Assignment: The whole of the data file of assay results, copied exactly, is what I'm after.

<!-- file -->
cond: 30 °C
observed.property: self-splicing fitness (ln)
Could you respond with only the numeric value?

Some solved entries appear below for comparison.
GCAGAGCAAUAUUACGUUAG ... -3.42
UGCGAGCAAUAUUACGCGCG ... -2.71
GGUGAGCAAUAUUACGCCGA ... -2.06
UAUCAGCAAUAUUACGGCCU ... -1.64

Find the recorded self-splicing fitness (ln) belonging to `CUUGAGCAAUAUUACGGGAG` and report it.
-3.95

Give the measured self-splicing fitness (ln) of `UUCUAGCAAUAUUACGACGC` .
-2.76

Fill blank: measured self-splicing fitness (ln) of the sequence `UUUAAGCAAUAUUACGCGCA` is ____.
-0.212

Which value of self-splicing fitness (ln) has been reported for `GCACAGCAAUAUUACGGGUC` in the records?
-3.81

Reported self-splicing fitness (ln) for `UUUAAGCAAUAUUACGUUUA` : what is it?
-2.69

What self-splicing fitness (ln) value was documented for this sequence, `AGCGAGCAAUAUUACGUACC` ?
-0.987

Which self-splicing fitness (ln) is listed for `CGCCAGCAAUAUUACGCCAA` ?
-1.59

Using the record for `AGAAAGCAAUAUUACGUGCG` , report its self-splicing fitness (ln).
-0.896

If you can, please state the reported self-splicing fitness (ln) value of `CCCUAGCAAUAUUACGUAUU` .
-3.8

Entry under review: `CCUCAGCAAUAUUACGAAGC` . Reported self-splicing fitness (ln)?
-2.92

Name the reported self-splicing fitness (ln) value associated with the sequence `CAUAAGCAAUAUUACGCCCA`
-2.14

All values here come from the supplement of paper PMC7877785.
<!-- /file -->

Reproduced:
cond: 30 °C
observed.property: self-splicing fitness (ln)
Could you respond with only the numeric value?

Some solved entries appear below for comparison.
GCAGAGCAAUAUUACGUUAG ... -3.42
UGCGAGCAAUAUUACGCGCG ... -2.71
GGUGAGCAAUAUUACGCCGA ... -2.06
UAUCAGCAAUAUUACGGCCU ... -1.64

Find the recorded self-splicing fitness (ln) belonging to `CUUGAGCAAUAUUACGGGAG` and report it.
-3.95

Give the measured self-splicing fitness (ln) of `UUCUAGCAAUAUUACGACGC` .
-2.76

Fill blank: measured self-splicing fitness (ln) of the sequence `UUUAAGCAAUAUUACGCGCA` is ____.
-0.212

Which value of self-splicing fitness (ln) has been reported for `GCACAGCAAUAUUACGGGUC` in the records?
-3.81

Reported self-splicing fitness (ln) for `UUUAAGCAAUAUUACGUUUA` : what is it?
-2.69

What self-splicing fitness (ln) value was documented for this sequence, `AGCGAGCAAUAUUACGUACC` ?
-0.987

Which self-splicing fitness (ln) is listed for `CGCCAGCAAUAUUACGCCAA` ?
-1.59

Using the record for `AGAAAGCAAUAUUACGUGCG` , report its self-splicing fitness (ln).
-0.896

If you can, please state the reported self-splicing fitness (ln) value of `CCCUAGCAAUAUUACGUAUU` .
-3.8

Entry under review: `CCUCAGCAAUAUUACGAAGC` . Reported self-splicing fitness (ln)?
-2.92

Name the reported self-splicing fitness (ln) value associated with the sequence `CAUAAGCAAUAUUACGCCCA`
-2.14

All values here come from the supplement of paper PMC7877785.